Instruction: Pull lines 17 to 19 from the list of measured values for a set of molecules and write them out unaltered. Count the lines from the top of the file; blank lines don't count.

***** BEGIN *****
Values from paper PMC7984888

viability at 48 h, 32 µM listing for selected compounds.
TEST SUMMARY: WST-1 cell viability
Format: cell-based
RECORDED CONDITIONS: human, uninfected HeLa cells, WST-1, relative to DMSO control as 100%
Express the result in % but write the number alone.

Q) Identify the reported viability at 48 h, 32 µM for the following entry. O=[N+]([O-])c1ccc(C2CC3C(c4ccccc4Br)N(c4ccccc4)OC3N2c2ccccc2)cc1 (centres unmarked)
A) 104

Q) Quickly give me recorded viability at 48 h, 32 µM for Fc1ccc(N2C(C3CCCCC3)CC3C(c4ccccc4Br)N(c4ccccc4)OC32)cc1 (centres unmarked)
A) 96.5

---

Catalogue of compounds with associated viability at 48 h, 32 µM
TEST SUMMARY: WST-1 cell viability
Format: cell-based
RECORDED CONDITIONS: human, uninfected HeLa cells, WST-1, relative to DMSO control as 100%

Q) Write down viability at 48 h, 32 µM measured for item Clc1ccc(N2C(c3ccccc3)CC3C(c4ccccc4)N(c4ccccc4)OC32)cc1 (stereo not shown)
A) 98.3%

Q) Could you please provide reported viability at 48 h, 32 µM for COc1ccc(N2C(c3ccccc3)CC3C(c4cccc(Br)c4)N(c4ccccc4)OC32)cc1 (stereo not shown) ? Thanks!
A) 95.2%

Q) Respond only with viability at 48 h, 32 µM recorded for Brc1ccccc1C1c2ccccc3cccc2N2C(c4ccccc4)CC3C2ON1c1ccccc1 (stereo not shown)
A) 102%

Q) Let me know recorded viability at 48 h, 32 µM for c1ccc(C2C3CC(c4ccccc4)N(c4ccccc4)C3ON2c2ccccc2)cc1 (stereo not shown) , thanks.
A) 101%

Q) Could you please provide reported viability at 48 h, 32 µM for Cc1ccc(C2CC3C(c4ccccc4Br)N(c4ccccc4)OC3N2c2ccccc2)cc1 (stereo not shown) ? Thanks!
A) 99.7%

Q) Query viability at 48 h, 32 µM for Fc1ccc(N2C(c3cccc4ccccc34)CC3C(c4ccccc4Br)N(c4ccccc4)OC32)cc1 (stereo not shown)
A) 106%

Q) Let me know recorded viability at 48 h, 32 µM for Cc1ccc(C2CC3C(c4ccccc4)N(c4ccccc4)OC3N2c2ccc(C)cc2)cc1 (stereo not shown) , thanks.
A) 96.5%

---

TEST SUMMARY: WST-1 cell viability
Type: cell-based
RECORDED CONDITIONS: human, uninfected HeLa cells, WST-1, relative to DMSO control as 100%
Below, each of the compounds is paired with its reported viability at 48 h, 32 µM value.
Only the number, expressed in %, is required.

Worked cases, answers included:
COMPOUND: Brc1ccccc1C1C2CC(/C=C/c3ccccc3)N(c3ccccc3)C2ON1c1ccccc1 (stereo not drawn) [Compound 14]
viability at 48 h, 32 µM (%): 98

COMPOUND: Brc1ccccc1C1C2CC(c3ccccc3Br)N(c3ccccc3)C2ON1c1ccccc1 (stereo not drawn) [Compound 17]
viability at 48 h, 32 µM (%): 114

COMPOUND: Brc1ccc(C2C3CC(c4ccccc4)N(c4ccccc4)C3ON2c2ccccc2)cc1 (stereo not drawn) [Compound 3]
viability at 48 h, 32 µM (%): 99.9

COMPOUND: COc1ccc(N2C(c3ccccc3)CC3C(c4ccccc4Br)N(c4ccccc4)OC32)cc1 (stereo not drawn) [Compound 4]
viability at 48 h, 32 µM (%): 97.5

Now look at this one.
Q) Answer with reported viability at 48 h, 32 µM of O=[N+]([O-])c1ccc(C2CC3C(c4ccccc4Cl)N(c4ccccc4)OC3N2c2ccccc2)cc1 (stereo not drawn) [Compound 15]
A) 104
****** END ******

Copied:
A) 98.3%

Q) Could you please provide reported viability at 48 h, 32 µM for COc1ccc(N2C(c3ccccc3)CC3C(c4cccc(Br)c4)N(c4ccccc4)OC32)cc1 (stereo not shown) ? Thanks!
A) 95.2%